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Archive for January, 2019

Trees and All Life

Earlier this year, I was close to many trees as they toppled over, falling to the ground. Some were obviously old and many looked completely healthy. Some fell during storms and others didn’t have obvious outside influence before falling. It was a recurring theme that I couldn’t help but take note of and contemplate. Perhaps it was telling me something. About a month ago, I was at Uncommon Grounds, Saratoga’s best coffee shop, and went blank, fell to the ground and hit my face hard. Having no memory of it, I was told later what happened and it was described as though I fell like a tree. Hmmm….. Was I emulating the trees, or did they try to warn me what was coming? What most interests me about the ‘coincidence’ is the reminder of how symbiotic life is. It’s easy to forget this, since we live separated from the natural world in buildings with temperature controls etc. Meanwhile, the organism called earth, which humans, plants, trees and animals are all parts of, is living as a whole. Where do we get our oxygen but the trees? What holds us to the planet but gravity? What waters our gardens but rain? What helps our bodies create Vitamin D but the Sun? Thich Nhat Hahn says it well; “We need to change our way of thinking and seeing things. We need to realize that the Earth is not just our environment. The Earth is not something outside of us. Breathing with mindfulness and contemplating your body, you realize that you are the Earth. You realize that your consciousness is also the consciousness of the Earth. Look around you—what you see is not your environment, it is you.”

Today, I went for a walk on a trail that I’ve been doing for 20 years. It is not one we do every day, so it’d been awhile since I was last on it. At the bottom of this trail is a group of 7 maples that I call the 7 Sisters. They have shared wisdom with me, which you in turn have heard through my written word. Today, after passing the “Sisters” I got to the top of the hill and was shocked to find 100s of trees cut down. Many even blocked the trail. It felt like a newly created gravesite. “Coincidentally,” prior to this walk, my heart was heavy. I had slept until 10am, which is abnormal. While I did so because of exhaustion, it was accompanied by feelings of incredible sadness—as though grieving something unknown. When I saw the disruption of the forest and felt their despondency, part of the reason became clear. Trees have been proven to have social networks, they help each other grow and warn of danger. Like all families after tragedy, the network will rebuild. Yet, that humans rarely take the whole into consideration when cutting trees down shows a lack of understanding or empathy, which says a lot about modern life. While I try to stay positive, there is much heartbreak in the world. For me, much of it stems from how artificial the modern way of being is. It unsettles me at a deep soul level. I can go about my business, but there is always unrest with a tinge disappointment.

For a week or longer (and periodically for years) I have felt the presence of Sitting Bull. Sitting Bull was a Lakota Indian Chief who led his people during years of resistance to the United States government. It was under his leadership that the Sioux tribes united in their struggle to survive on the North American Great Plains. Is his presence with me in spirit or simply an archetype, I know not. What I do know is that I grieve along with the great Chief for the loss of a way of life. The trees falling nearby me earlier in the year, were doing so at the “hands” of nature. Those I came across today fell at the machines of man. That difference is painful for me. Today, the trees were scattered on the ground like the Indians after the Wounded Knee Massacre, which took place a couple weeks after Sitting Bull’s death and exactly 128 years ago on the day I write this.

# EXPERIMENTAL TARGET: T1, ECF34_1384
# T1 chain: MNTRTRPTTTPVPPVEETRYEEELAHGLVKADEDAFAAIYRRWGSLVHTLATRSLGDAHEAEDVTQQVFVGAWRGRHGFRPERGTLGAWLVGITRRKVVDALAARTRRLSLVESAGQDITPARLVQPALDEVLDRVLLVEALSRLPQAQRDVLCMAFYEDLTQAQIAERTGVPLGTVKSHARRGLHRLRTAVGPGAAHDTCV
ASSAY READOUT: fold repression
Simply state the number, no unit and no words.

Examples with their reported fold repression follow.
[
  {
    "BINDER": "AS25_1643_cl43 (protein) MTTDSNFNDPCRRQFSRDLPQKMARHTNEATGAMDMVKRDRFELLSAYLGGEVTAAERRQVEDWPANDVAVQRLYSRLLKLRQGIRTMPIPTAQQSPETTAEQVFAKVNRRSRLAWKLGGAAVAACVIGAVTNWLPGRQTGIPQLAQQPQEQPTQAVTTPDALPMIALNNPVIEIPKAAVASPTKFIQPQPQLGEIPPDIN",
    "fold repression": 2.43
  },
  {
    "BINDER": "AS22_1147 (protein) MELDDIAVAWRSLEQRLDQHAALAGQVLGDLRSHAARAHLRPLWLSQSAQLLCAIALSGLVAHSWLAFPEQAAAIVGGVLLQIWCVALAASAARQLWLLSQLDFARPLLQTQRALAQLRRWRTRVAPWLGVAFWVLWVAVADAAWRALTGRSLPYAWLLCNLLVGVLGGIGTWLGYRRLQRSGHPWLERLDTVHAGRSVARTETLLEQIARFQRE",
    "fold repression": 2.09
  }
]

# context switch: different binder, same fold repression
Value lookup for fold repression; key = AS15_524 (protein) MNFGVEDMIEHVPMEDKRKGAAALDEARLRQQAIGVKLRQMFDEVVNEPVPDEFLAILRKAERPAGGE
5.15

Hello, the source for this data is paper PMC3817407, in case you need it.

You do not need me to tell you that we live in an artificial society. And yet, maybe you do. Perhaps not personally, but as part of the whole. People seem to value that which man has created, over that which was here long before us. We would do well to examine our priorities and see where we take the path of convenience and comfort rather than acting in alignment with our values. Let us not beat ourselves up over it, but do pay attention to our actions. For instance, how much plastic are you using? How much gas do you waste or electricity—anything that runs on fossil fuels? Are you spending time on things you “should” over what you love?

As already mentioned, my heart aches lately. Some reasons have to do with me, most of which are to do with the big picture—such as what the trees represented. Still other facets come from and for the ancestors that walked this continent in times gone by. Perhaps I am able to help all by allowing it to pass through and release. Even if not, it feels like what I need to do for now. I hesitated to write about this, not wanting to hear how to ‘fix’ this state of being. It is for me to move through, allow, merge and transmute when it has had its time. Until then, I pray—for the trees, the humans and all of LIFE.

To close, here is an excerpt from Chief Seattle’s letter to the government; “This we know: The earth does not belong to man, man belongs to the earth. All things are connected like the blood which unites us all. Man did not weave the web of life, he is merely a strand in it. Whatever he does to the web, he does to himself.”

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